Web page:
Answered By: The Library, University of Notre Dame Australia Last Updated: Jul 10, 2020 Views: 298
Round and square brackets refer only to whether there is more than one volume for the year in that particular report series. Cases may appear in several series depending on editorial interest and the importance of the case.
For example: High Court decisions are reported in the Commonwealth Law Reports (CLR), Australian Law Reports (ALR) and Australian Law Journal Reports (ALJR). The ALR and ALJR are unauthorised series and the CLR authorised. A decision may be reported in all three series.
Note: An authorised report should always be cited in preference to an unauthorised report, or unreported judgment (see AGLC Rule 2.2.2)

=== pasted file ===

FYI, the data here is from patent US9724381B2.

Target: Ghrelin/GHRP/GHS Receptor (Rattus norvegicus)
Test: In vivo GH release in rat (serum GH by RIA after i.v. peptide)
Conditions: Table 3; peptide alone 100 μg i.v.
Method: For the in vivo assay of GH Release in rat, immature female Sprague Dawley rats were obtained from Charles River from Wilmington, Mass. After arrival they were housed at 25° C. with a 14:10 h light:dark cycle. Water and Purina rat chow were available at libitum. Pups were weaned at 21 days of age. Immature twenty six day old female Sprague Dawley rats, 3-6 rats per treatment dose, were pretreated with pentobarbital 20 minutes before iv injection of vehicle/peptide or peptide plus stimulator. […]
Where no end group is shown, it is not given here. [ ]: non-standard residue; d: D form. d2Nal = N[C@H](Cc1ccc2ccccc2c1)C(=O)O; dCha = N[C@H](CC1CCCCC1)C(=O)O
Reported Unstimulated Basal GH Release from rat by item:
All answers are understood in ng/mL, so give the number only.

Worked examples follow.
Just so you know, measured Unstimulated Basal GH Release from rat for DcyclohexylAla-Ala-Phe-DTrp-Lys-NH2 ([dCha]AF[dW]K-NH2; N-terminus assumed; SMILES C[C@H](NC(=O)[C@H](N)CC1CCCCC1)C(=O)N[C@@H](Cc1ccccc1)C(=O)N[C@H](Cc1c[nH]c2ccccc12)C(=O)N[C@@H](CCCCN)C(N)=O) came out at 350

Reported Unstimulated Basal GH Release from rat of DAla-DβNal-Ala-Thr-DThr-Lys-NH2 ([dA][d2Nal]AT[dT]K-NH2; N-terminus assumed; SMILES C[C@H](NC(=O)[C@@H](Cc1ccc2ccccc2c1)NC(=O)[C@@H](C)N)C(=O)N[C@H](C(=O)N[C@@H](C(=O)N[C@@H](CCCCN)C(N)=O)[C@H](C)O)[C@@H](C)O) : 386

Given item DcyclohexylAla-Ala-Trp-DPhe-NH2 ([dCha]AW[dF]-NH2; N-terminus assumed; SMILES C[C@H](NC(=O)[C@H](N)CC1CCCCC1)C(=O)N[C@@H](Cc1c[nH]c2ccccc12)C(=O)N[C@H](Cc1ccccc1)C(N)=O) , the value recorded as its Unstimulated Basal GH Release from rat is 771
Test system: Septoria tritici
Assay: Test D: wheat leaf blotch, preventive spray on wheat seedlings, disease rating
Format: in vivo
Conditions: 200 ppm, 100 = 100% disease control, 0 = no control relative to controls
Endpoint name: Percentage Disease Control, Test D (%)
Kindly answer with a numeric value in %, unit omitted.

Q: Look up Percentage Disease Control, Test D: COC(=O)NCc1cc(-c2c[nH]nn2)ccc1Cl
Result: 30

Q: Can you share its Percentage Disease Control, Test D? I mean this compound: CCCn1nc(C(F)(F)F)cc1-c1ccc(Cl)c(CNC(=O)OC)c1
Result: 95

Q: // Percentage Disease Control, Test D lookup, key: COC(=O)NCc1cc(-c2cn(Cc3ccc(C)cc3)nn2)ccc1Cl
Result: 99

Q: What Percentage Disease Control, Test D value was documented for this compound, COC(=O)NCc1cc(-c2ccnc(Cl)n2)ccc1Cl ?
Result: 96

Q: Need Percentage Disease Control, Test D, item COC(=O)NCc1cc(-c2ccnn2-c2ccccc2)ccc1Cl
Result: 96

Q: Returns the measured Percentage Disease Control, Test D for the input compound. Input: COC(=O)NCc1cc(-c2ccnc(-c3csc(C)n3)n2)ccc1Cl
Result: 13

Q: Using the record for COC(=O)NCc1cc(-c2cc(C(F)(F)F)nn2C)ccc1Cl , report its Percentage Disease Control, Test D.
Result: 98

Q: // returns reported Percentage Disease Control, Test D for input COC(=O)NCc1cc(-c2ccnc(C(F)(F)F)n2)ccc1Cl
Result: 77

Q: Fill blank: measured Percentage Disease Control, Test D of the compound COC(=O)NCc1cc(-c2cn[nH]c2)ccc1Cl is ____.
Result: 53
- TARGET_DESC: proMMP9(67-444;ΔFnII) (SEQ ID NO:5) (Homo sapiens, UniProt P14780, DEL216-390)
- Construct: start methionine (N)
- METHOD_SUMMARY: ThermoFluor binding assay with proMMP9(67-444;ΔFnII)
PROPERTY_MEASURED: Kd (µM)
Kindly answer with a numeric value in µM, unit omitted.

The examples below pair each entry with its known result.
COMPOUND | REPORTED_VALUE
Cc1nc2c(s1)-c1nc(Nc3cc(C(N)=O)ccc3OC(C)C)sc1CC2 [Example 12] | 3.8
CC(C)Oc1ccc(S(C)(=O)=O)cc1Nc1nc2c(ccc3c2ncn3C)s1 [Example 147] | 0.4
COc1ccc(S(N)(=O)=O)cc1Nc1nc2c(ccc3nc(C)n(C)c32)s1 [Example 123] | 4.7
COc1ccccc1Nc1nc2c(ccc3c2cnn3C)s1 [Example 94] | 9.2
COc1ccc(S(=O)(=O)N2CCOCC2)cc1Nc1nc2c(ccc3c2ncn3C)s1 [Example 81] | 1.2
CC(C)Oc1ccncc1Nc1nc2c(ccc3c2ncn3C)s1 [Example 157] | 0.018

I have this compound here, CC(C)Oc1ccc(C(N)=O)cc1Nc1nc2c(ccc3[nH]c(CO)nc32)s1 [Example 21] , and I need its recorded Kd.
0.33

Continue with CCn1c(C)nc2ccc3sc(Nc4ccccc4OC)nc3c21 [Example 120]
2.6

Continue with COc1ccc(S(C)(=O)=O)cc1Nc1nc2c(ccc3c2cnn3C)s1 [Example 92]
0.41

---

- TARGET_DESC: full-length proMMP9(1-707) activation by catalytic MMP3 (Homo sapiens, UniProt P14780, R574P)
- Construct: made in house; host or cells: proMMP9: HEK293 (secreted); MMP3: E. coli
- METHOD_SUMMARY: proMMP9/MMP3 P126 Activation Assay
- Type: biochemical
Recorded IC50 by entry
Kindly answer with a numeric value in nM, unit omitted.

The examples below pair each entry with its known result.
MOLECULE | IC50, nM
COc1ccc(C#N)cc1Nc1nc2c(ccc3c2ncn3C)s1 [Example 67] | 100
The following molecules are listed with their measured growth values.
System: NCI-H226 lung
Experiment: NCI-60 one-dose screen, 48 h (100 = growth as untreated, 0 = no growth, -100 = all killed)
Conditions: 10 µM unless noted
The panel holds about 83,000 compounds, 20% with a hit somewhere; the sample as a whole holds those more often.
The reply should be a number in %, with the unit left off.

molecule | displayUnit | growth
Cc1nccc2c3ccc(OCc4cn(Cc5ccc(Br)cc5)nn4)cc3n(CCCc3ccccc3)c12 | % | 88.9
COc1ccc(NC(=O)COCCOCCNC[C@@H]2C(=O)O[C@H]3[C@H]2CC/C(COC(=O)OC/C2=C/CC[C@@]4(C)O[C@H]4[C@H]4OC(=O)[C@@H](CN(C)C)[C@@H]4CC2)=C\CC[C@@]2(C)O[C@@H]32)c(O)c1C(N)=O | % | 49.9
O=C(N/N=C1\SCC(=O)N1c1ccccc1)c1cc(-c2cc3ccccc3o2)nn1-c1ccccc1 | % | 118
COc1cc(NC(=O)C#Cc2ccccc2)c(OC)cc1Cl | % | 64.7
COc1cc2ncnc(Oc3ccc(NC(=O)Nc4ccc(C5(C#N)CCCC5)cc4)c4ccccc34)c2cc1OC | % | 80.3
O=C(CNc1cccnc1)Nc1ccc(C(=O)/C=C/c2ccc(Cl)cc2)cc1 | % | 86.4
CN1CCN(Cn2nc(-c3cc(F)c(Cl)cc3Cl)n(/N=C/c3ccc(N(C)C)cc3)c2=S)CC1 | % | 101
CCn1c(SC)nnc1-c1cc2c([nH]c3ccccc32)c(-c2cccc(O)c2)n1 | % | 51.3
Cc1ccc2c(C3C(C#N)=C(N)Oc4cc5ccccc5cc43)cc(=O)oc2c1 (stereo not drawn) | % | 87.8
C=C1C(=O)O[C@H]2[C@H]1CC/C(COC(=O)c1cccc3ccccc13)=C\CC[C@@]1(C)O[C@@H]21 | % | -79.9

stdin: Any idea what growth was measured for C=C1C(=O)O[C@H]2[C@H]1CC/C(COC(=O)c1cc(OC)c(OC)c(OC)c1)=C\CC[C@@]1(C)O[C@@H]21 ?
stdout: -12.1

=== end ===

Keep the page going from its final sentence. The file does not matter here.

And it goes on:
Authorised or official series of reports have official approval by the judiciary (Council of Law Reporting). In each jurisdiction only one series is designated authorised. Cases which enunciate a general principle or point of law are usually included in the authorised series of reports.
Unauthorised series of reports (authoritative reports):
- Are produced more quickly and are often directed towards specialist practitioners:
- Include reports of cases which may be later published in an authorised series
- Can also include reports which may be only of transient interest, or illustrate the application of authoritative cases.
- Unreported judgments are considered medium neutral - you identify them from the year, court and jurisdiction, and case number.
To check if a law report series is authorised or unauthorised see the law Authorised Law Report section in the CheckLIST law guide.